Horror is evolving as a genre. Although your local multiplex is still loaded with the usual contenders, look a bit closer and you’ll find the latest drama, thriller, or crime offering is closer to horror than you might expect. In this bi-weekly series, Joey Keogh presents a film not generally classified as horror and argues why it exhibits the qualities of a great flight flick, and therefore deserves the attention of fans as an example of Not Quite Horror. This week, it’s There Will Be Blood.
Sometimes, a Not Quite Horror movie doesn’t have to be violent or gory. Sometimes it doesn’t even have to be particularly scary. Sometimes all that’s needed is a mood. And, in the case of Paul Thomas Anderson’s masterful, Oscar-winning There Will Be Blood, it’s a mood loaded with dread that qualifies the film for inclusion. From that very first establishing shot we know something terrible is about to happen.
The title alludes to bloodshed, but the flick is relatively low on violence right up until its knockout finale, which sees Daniel Day-Lewis’s Daniel Plainview beat preacher Eli (a revelatory Paul Dano) to splattery death. Its most famous line (“I drink your milkshake!”) may seem goofy out of context, but after a good two hours of build-up, when Plainview finally lets loose with it, it’s stomach-churning.
There Will Be Blood may ostensibly be Plainview’s story, but it’s really a two-hander between Day-Lewis and Dano. Although the wealthy, successful prospector seems to be in control at first, it’s his acquiescence to the preacher in a public display of humiliation – in order to secure vital land for a planned piping system – that sets the two of them on a path to destruction.
It could, therefore, reasonably be argued this is a story of greed, of selfishness, and ultimately of punishment for one’s sins, with two men at its heart who have vastly opposing outlooks on life. Day-Lewis was (rightly) honoured by The Academy for his commitment to the role, but without Dano’s wild-eyed fanaticism it would be difficult to really invest in his journey.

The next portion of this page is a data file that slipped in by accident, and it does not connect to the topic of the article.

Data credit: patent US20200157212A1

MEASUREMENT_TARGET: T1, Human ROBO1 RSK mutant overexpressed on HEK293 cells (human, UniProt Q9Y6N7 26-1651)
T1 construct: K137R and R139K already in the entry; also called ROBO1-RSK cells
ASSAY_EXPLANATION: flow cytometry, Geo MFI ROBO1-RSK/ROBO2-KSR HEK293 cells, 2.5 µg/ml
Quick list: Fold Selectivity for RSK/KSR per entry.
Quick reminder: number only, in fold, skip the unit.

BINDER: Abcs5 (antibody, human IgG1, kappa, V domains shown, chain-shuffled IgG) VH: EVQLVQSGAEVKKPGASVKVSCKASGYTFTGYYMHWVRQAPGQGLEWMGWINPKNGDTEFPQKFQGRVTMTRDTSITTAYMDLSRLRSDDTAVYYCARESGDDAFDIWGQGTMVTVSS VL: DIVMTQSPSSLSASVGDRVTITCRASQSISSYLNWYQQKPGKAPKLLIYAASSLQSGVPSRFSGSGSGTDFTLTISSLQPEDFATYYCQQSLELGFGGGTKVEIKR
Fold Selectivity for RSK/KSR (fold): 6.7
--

Paul Thomas Anderson is daring us to decide who the real villain is, here; the man who’ll do anything, including abandoning his deaf child, to get ahead in business or the holy man who extorts him for money so he can build his own parish and fill it with worshippers for his cause. Likewise, who is to blame for kick-starting their violent rivalry?There Will Be Blood exists in a world in which no light ever seems to shine. Obstacles pile up, everything that can go wrong does and, at each stop on the road to redemption, Plainview makes what outwardly looks to be the worst decision imaginable. His lowest moment comes in his dismissal of his son as a “bastard in a basket” – the harshest for an already harsh character.
The Coen Brothers’ No Country For Old Men (another classic of NQH) was released the same year as Paul Thomas Anderson’s dark, tense, super-slow-burner and, in many ways, it displays more obvious genre characteristics. There Will Be Blood doesn’t boast a serial killer, or even a pile-up of bodies (unless we count those poor men who perish while drilling for oil).
Instead, PTA’s film draws upon an overarching, pessimistic outlook, a soul-crushing feeling of despair, where even when things start to go well for Plainview, they’re really going to hell. This is best represented by his final scenes where, stationed in his mansion, surrounded by wealth and opulence, as he always wanted, we witness him lonely, filthy and uncaring.
Rather than being happy and fulfilled, as he should be, Plainview is hopeless. And, as his final line exemplifies, what’s most frightening of all is that he doesn’t seem too pushed either way.